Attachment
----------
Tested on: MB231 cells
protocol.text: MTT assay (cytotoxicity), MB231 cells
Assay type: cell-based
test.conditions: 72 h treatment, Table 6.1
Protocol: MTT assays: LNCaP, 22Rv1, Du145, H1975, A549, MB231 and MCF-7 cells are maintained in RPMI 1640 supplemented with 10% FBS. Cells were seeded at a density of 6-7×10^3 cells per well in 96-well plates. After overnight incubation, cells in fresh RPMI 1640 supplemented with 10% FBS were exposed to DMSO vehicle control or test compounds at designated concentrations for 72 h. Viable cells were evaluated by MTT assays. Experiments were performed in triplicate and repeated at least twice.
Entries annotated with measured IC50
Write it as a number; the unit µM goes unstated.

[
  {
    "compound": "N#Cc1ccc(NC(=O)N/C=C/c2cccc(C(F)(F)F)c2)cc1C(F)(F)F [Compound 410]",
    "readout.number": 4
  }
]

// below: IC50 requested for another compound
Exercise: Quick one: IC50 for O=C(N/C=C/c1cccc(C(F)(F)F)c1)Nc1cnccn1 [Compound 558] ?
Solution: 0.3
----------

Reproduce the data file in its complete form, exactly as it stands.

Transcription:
Tested on: MB231 cells
protocol.text: MTT assay (cytotoxicity), MB231 cells
Assay type: cell-based
test.conditions: 72 h treatment, Table 6.1
Protocol: MTT assays: LNCaP, 22Rv1, Du145, H1975, A549, MB231 and MCF-7 cells are maintained in RPMI 1640 supplemented with 10% FBS. Cells were seeded at a density of 6-7×10^3 cells per well in 96-well plates. After overnight incubation, cells in fresh RPMI 1640 supplemented with 10% FBS were exposed to DMSO vehicle control or test compounds at designated concentrations for 72 h. Viable cells were evaluated by MTT assays. Experiments were performed in triplicate and repeated at least twice.
Entries annotated with measured IC50
Write it as a number; the unit µM goes unstated.

[
  {
    "compound": "N#Cc1ccc(NC(=O)N/C=C/c2cccc(C(F)(F)F)c2)cc1C(F)(F)F [Compound 410]",
    "readout.number": 4
  }
]

// below: IC50 requested for another compound
Exercise: Quick one: IC50 for O=C(N/C=C/c1cccc(C(F)(F)F)c1)Nc1cnccn1 [Compound 558] ?
Solution: 0.3